Wine World Acquires Taste For Blockchain

Blockchain innovators are hitting the bottle with applications for the wine industry, as better tracking means happier consumers and stronger protection against counterfeiting. EY and Italian startup EZLab have just launched an Ethereum system that harvests information for the buyer.

The wine industry folks will be raising their glasses to blockchain as they grow and nurture the technology for marketing purposes and anti-counterfeiting measures.

The most recent move was by an Italian startup that launched an Ethereum-based tracking and consumer information system specifically designed for the wines of that country, where fake vintages are especially problematic. The venture is between professional services giant EY and EZLab, a tech startup in Padua, Italy, that specializes in smart agriculture. Wine Blockchain collects verified information about the cultivation, production, and quality rating of the wine. Buyers can scan the QR code on the bottle with their phones to access the data. The goal is consumer quality.

According to an article on DCE Brief, the technology will tackle a significant issue in the world of Italian wines, as counterfeiting issues have resulted in annual losses estimated at about 2 billion euros. The article cited a survey showing that 90 percent of Italian wine lovers want more and better information about their vino, and most indicated they’d be willing to pay higher prices for better authentication.

The first product to wear the technology’s QR label will be Falanghina Wine by Cantina Volpone.

“The whole thing was tied to the physical world through the registration of the digital signature of the company owner so that there is not another individual who can be able to register something by using the Volpone name,” said Gerardo Gabriele Volpone, the winery’s digital and innovation consultant.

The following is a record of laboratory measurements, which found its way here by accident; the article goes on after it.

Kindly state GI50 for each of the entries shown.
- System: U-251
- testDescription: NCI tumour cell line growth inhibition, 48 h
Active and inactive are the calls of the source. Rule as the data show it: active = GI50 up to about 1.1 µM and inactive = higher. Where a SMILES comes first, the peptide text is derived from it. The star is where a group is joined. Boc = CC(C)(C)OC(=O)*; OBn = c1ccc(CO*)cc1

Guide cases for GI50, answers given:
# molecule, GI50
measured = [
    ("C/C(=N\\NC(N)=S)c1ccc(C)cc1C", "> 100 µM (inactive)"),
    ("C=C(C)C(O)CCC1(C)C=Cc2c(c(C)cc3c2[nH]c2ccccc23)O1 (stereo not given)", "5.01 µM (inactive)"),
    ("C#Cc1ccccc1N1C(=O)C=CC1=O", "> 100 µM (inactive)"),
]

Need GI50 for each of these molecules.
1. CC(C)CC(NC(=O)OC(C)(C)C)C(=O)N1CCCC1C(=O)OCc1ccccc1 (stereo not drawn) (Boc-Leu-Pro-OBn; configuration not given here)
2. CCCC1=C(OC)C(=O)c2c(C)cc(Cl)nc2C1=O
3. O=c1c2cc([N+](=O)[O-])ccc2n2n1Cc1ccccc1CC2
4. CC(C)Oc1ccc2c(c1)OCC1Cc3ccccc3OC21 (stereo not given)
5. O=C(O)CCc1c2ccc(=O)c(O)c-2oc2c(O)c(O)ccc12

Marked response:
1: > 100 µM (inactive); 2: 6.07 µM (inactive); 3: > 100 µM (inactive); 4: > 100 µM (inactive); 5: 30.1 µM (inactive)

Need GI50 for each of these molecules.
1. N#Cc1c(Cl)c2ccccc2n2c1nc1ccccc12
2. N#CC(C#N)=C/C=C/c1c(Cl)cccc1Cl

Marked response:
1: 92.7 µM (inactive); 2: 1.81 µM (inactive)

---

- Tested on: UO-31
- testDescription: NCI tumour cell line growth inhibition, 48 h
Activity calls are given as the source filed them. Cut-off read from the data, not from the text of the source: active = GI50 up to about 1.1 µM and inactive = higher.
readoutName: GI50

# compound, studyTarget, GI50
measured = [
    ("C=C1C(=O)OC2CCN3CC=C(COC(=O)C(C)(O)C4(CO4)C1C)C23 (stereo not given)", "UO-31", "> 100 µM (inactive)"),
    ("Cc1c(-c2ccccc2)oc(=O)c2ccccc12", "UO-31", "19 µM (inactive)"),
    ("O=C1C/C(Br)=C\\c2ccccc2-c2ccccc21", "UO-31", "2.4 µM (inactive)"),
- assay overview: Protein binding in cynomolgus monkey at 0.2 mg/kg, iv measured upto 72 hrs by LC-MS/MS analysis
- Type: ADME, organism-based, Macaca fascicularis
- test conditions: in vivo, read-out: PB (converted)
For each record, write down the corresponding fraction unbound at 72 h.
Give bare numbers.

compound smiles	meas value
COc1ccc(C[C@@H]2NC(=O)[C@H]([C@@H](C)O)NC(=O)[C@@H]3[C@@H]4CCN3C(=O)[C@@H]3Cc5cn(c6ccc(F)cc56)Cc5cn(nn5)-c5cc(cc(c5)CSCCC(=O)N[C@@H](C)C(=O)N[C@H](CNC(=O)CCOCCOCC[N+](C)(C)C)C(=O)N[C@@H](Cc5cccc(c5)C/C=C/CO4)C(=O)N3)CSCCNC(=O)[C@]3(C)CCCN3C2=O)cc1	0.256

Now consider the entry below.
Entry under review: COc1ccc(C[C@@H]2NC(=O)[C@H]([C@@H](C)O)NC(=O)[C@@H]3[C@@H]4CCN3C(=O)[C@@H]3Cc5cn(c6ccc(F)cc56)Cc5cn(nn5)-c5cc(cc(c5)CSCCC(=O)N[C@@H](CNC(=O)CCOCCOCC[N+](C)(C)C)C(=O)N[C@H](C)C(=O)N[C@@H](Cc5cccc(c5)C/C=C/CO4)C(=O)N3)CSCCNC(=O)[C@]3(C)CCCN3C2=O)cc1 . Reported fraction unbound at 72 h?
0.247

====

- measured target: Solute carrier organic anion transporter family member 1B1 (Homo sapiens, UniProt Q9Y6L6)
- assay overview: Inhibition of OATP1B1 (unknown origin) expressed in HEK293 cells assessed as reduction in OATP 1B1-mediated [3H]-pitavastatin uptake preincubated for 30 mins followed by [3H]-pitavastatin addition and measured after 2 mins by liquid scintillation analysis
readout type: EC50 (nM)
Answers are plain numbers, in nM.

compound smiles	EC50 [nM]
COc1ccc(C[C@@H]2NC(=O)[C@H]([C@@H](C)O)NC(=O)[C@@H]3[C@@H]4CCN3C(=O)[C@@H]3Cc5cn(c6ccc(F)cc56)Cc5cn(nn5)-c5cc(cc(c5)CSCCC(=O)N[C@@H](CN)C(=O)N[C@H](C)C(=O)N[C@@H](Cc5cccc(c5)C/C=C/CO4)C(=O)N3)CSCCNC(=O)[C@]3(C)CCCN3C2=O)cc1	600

This week’s EY-EZLab venture was preceded by Everledger’s recent launch of a blockchain wine vault that was also designed in response to counterfeiting problems. On December 9, 2016, Everledger secured the origin of a bottle of 2001 Margaux, with the claim that it was the first company to have issued that kind of control for an “appellation contrôlée.”

For anyone wondering about that vintage, it’s priced in the $500 to $1,000 range. And let’s hear what Wine Spectator has to say: “A pure, lovely beam of cassis and steeped plum notes is now in perfect harmony with the fine-grained, lightly cedary and sandalwood-tinged structure. This has grace yet stays persistent, with the cassis accent echoing through the lengthy finish. An understated style, but all breed.”

Everledger worked with wine expert Maureen Downey to develop Chai Wine Vault to optimize provenance-authentication for fine wines. Chai Wine Vault was built on a Linux system, and permanently records information about wines, including photographs, ownership records, and Downey’s Chai Method that collects 90 data points for each wine.

“We hear daily from our industry partners on the threat fraudulent bottles pose to sales, trust and most importantly reputation,” Leoni Runge, Everledger’s fine wine guru, said when the service was launched in December. “Blockchain enables us to secure the identity of an asset in a way we haven’t been able to before. For the fine wine industry this means the opportunity to add a layer of transparency to every stage of a bottle’s journey across the supply chain.”

Steve Silkin is a journalist who has covered business and technology in Europe and the United States since the 1980s. Steve is a full time staff writer for ETHNews.

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